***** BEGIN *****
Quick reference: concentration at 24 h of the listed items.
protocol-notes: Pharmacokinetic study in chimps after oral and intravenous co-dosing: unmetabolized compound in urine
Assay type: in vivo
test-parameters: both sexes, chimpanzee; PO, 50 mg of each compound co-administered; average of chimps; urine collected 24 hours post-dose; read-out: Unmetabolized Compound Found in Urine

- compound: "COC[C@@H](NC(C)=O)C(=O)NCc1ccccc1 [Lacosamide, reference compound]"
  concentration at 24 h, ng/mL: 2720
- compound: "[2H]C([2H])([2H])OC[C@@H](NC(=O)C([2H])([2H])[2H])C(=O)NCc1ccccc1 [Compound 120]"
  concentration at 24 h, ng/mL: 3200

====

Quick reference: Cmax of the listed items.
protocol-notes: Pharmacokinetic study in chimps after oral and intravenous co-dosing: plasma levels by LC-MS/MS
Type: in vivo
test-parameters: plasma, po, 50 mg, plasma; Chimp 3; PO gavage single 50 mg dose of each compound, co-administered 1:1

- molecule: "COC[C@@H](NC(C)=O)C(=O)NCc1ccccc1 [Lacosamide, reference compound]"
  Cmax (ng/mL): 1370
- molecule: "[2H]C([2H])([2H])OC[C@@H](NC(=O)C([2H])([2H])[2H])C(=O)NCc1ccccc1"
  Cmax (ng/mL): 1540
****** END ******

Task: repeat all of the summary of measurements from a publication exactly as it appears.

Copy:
Quick reference: concentration at 24 h of the listed items.
protocol-notes: Pharmacokinetic study in chimps after oral and intravenous co-dosing: unmetabolized compound in urine
Assay type: in vivo
test-parameters: both sexes, chimpanzee; PO, 50 mg of each compound co-administered; average of chimps; urine collected 24 hours post-dose; read-out: Unmetabolized Compound Found in Urine

- compound: "COC[C@@H](NC(C)=O)C(=O)NCc1ccccc1 [Lacosamide, reference compound]"
  concentration at 24 h, ng/mL: 2720
- compound: "[2H]C([2H])([2H])OC[C@@H](NC(=O)C([2H])([2H])[2H])C(=O)NCc1ccccc1 [Compound 120]"
  concentration at 24 h, ng/mL: 3200

====

Quick reference: Cmax of the listed items.
protocol-notes: Pharmacokinetic study in chimps after oral and intravenous co-dosing: plasma levels by LC-MS/MS
Type: in vivo
test-parameters: plasma, po, 50 mg, plasma; Chimp 3; PO gavage single 50 mg dose of each compound, co-administered 1:1

- molecule: "COC[C@@H](NC(C)=O)C(=O)NCc1ccccc1 [Lacosamide, reference compound]"
  Cmax (ng/mL): 1370
- molecule: "[2H]C([2H])([2H])OC[C@@H](NC(=O)C([2H])([2H])[2H])C(=O)NCc1ccccc1"
  Cmax (ng/mL): 1540